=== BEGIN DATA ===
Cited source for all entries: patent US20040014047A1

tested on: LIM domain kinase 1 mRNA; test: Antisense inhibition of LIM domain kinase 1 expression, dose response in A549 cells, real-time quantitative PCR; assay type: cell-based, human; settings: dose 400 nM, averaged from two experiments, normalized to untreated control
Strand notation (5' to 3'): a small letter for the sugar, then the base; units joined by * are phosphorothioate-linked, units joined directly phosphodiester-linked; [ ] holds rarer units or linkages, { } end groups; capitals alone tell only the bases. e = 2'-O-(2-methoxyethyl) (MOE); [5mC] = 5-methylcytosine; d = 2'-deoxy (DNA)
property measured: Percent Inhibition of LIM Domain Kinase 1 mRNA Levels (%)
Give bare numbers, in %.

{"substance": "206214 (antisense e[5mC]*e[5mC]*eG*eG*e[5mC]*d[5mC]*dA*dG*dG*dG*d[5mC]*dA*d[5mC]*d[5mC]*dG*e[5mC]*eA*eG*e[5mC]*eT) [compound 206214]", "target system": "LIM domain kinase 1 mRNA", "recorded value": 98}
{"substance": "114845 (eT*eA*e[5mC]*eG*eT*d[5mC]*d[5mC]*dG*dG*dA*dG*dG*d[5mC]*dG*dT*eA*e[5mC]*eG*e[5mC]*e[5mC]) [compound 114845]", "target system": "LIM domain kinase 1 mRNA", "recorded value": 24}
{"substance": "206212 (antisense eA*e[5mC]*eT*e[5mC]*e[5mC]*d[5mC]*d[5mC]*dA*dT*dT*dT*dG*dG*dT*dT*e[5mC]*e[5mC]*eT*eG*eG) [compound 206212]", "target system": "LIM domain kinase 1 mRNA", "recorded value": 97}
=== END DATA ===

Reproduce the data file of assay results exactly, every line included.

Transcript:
Cited source for all entries: patent US20040014047A1

tested on: LIM domain kinase 1 mRNA; test: Antisense inhibition of LIM domain kinase 1 expression, dose response in A549 cells, real-time quantitative PCR; assay type: cell-based, human; settings: dose 400 nM, averaged from two experiments, normalized to untreated control
Strand notation (5' to 3'): a small letter for the sugar, then the base; units joined by * are phosphorothioate-linked, units joined directly phosphodiester-linked; [ ] holds rarer units or linkages, { } end groups; capitals alone tell only the bases. e = 2'-O-(2-methoxyethyl) (MOE); [5mC] = 5-methylcytosine; d = 2'-deoxy (DNA)
property measured: Percent Inhibition of LIM Domain Kinase 1 mRNA Levels (%)
Give bare numbers, in %.

{"substance": "206214 (antisense e[5mC]*e[5mC]*eG*eG*e[5mC]*d[5mC]*dA*dG*dG*dG*d[5mC]*dA*d[5mC]*d[5mC]*dG*e[5mC]*eA*eG*e[5mC]*eT) [compound 206214]", "target system": "LIM domain kinase 1 mRNA", "recorded value": 98}
{"substance": "114845 (eT*eA*e[5mC]*eG*eT*d[5mC]*d[5mC]*dG*dG*dA*dG*dG*d[5mC]*dG*dT*eA*e[5mC]*eG*e[5mC]*e[5mC]) [compound 114845]", "target system": "LIM domain kinase 1 mRNA", "recorded value": 24}
{"substance": "206212 (antisense eA*e[5mC]*eT*e[5mC]*e[5mC]*d[5mC]*d[5mC]*dA*dT*dT*dT*dG*dG*dT*dT*e[5mC]*e[5mC]*eT*eG*eG) [compound 206212]", "target system": "LIM domain kinase 1 mRNA", "recorded value": 97}